On March 6, 2019 the Federal Energy Regulatory Commission (FERC) denied a transmission developer's request to purchase transmission assets from a non-profit cooperative. Finding that the transaction would cause wholesale rate increases, and that the developer could not demonstrate sufficient offsetting benefits, FERC held that the developer had not met its burden under Section 203 of the Federal Power Act. FERC has approved other, similar transactions in recent years, so its denial may signal discomfort with the transactions generally, or even a shift to a more exacting standard applicants must meet for Section 203 applications.
The applicant, GridLiance High Plains LLC, wanted to purchase transmission assets from People's Electric Cooperative, a small rural electric transmission and distribution cooperative and generation owner in Oklahoma. Once purchased, GridLiance planned to incorporate the transmission assets into the Southwest Power Pool, Inc. (SPP), so SPP customers would have to pay for them in rates.
A number of SPP members protested the filing, saying that the transaction would have a negative impact on rates without sufficient offsetting benefits. Section 203 requires that the transaction be "consistent with the public interest," and an increase in rates "can be consistent with the public interest if there are countervailing benefits that derive from the transaction."
GridLiance cited four main potential benefits: (1) that People's existing electric system would become more reliable; (2) that FERC promotes ownership of transmission facilities by "transcos," or transmission-only utilities, like GrdiLiance; (3) that the operations and efficiency of SPP would be enhanced; and (4) that the transaction would further Commission policy supporting increased public power participation in RTO transmission planning.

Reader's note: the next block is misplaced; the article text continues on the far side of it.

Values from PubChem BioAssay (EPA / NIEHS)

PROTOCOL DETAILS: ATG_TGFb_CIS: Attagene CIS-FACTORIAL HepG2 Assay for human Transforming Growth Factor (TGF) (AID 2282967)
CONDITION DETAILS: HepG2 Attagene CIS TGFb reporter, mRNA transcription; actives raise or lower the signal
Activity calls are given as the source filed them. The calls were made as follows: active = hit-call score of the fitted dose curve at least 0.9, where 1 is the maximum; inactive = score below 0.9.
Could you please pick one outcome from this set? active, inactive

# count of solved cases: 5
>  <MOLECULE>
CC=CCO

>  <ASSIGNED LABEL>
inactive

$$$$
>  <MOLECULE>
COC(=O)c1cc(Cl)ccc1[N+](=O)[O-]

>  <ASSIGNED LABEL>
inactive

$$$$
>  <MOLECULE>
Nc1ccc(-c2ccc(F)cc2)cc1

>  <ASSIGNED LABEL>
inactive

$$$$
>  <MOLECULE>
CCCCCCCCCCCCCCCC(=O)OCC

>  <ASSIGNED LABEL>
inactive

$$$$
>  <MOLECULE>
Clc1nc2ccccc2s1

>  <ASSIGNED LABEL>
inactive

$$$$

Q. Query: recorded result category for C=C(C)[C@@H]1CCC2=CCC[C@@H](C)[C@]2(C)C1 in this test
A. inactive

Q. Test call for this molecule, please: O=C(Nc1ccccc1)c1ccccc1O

FERC found each argument unpersuasive, highlighting that "the Assets…are radial lines currently being used…to provide distribution service to certain of [People's] retail customers," and that there were no "plans to upgrade, enhance, or add to the Assets." FERC issued its order without prejudice, giving GridLiance the chance to re-file and try to demonstrate additional benefits of the proposed transaction. GridLiance can also seek rehearing of FERC's order.
As FERC recognized in its Order, it has approved a number of similar transactions in recent years. The Order signals that the Commission will take a hard look at "transco" purchases of formerly non-jurisdictional assets to ensure that they will result in demonstrable customer benefits (and not just more rate base), and may even signal a broader shift in Commission policy to require a more thorough demonstration of offsetting benefits when any proposed 203 transaction will raise rates. In either case, the energy attorneys at Steptoe, who have decades of experience in all aspects of Section 203 transactions, can help guide entities seeking to understand the 203 landscape and evaluate any proposed transactions.
 GridLiance High Plains LLC, 166 FERC ¶ 61,171 (2019) (the "Order").
 16 U.S.C. § 824b (2012).
 SPP is a Regional Transmission Organization ("RTO") that oversees the bulk electric grid and wholesale power market across 14 states in the central United States.
 16 U.S.C. § 824b(a)(4) (2012).
 Inquiry Concerning the Commission’s Merger Policy Under the Federal Power Act: Policy Statement, Order No. 592, FERC Stats. & Regs. ¶ 31,044 at 30,111 (1996) (subsequent history omitted).
 Order at PP 38-47.
 Id. at P 37.
 Id. at P 48.
 Id. at P 33 and n. 42.